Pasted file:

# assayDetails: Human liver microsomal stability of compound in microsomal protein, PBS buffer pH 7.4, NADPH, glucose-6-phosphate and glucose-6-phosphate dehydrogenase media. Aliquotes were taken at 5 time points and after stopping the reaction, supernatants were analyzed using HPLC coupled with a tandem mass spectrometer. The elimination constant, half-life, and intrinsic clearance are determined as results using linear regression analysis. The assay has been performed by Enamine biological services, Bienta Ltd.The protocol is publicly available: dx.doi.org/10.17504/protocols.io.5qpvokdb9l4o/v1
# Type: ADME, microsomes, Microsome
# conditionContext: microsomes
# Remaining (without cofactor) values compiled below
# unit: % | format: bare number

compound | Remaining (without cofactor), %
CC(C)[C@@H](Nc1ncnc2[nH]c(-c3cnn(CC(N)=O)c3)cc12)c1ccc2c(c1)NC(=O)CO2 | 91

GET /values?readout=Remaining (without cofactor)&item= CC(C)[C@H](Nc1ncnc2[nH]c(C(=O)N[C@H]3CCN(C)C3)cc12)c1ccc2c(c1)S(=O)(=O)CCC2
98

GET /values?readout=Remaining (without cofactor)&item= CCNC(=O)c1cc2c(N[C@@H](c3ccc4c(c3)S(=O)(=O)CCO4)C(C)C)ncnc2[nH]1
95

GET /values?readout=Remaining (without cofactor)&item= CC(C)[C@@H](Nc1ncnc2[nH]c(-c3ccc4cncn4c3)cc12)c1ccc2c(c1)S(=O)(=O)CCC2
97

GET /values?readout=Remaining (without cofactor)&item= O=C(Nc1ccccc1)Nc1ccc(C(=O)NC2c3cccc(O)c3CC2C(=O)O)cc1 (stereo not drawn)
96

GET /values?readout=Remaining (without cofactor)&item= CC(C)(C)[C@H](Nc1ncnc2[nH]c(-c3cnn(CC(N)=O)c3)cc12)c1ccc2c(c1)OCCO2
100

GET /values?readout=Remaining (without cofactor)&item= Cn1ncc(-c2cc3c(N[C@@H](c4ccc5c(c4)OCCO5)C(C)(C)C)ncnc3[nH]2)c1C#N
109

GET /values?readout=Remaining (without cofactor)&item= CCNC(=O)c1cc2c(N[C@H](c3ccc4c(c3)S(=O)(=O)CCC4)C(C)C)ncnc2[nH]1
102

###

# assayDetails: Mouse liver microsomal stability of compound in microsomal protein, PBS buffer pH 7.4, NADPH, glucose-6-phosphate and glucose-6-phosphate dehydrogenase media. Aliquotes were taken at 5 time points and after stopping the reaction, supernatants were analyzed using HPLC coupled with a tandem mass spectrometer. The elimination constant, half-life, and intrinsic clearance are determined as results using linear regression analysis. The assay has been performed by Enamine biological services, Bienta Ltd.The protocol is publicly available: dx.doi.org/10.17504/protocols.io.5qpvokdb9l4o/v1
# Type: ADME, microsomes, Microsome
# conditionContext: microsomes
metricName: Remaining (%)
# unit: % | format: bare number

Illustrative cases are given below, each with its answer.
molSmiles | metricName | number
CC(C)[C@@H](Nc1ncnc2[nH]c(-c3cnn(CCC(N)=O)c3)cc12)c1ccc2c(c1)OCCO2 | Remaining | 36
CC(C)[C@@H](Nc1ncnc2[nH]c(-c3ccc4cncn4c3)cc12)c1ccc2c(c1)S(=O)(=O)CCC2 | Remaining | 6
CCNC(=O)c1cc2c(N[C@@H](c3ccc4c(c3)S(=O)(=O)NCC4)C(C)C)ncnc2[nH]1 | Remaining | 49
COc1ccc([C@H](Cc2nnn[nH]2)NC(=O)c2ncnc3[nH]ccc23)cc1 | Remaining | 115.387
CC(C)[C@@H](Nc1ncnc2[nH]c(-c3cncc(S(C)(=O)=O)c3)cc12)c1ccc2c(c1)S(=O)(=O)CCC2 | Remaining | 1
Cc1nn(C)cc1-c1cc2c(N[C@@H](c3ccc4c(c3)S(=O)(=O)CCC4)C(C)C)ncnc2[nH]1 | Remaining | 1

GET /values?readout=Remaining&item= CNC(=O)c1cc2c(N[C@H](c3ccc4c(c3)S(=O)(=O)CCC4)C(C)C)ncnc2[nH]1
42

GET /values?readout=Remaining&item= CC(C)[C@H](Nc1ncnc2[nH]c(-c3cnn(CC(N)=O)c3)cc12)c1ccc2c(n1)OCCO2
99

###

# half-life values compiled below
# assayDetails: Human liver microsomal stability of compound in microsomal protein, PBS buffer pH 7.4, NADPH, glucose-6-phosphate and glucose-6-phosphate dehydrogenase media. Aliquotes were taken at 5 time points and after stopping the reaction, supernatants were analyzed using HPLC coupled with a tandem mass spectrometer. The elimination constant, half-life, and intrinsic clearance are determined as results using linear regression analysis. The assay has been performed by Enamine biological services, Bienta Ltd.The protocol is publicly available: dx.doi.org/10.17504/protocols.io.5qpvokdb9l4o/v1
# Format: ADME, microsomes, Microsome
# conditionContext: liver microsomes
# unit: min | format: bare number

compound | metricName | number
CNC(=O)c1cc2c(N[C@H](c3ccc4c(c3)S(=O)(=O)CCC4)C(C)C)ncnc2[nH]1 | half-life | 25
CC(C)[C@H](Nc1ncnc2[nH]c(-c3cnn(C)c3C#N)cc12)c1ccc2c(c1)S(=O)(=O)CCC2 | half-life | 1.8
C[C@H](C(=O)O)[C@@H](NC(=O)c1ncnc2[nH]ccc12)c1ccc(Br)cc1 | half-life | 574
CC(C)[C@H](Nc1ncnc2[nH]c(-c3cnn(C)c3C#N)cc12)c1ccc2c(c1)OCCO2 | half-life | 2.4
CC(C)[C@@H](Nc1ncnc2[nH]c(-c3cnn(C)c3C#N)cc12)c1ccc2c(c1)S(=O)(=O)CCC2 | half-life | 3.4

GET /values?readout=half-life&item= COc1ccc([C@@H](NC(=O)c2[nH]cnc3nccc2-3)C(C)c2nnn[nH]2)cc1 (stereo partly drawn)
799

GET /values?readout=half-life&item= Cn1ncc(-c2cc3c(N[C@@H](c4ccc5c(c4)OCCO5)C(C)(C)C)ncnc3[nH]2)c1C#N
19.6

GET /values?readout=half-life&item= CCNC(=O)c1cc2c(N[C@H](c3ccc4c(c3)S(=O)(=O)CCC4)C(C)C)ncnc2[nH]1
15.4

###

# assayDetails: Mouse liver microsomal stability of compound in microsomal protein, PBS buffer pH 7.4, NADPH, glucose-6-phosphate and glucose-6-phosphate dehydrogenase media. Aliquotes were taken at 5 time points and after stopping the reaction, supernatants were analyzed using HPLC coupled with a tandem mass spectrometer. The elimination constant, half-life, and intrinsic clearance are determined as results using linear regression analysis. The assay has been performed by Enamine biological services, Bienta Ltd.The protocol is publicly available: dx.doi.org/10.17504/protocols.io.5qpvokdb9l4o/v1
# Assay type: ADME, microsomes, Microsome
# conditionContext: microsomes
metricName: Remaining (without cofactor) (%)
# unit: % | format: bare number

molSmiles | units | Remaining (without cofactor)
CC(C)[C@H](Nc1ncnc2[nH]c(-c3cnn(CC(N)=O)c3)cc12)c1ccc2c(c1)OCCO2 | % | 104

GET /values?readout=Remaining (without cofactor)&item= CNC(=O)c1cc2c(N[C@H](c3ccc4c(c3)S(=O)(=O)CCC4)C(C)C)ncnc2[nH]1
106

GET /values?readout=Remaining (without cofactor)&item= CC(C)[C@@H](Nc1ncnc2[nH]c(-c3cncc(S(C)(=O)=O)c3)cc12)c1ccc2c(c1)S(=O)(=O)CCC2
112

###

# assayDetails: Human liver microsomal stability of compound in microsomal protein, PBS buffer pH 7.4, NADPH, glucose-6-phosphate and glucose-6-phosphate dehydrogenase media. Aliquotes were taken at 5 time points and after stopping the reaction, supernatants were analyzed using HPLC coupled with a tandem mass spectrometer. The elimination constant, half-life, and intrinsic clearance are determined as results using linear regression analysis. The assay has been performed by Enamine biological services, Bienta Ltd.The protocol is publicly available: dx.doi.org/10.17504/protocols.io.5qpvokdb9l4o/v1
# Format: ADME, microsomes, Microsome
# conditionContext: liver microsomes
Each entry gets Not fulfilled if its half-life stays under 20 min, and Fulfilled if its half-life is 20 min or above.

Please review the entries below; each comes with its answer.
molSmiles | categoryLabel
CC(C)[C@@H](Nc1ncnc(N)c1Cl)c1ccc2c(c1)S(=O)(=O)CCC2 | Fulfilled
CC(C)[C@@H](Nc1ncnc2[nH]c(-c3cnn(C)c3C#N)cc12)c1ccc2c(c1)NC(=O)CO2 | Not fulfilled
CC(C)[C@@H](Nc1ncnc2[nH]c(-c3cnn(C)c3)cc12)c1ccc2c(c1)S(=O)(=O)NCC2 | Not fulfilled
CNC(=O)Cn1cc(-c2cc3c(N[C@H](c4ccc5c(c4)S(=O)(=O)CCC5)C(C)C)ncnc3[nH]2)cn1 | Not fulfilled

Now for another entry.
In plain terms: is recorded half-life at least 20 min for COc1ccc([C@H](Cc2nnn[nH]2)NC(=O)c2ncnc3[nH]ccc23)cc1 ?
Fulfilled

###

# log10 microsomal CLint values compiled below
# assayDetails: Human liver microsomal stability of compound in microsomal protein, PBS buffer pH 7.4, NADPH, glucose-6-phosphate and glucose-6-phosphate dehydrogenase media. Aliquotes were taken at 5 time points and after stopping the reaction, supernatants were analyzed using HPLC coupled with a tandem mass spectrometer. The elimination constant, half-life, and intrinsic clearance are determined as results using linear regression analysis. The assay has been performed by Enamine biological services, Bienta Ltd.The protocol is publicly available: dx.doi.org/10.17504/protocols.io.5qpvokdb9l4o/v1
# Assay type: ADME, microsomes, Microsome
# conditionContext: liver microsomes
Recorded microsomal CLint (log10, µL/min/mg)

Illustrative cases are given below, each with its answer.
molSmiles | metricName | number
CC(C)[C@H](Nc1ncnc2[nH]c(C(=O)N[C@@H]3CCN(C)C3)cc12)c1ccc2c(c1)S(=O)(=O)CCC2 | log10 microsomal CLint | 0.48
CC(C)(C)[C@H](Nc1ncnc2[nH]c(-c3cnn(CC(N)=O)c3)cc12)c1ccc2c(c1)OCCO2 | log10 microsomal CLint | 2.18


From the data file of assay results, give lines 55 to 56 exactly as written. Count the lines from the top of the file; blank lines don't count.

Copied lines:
19.6

GET /values?readout=half-life&item= CCNC(=O)c1cc2c(N[C@H](c3ccc4c(c3)S(=O)(=O)CCC4)C(C)C)ncnc2[nH]1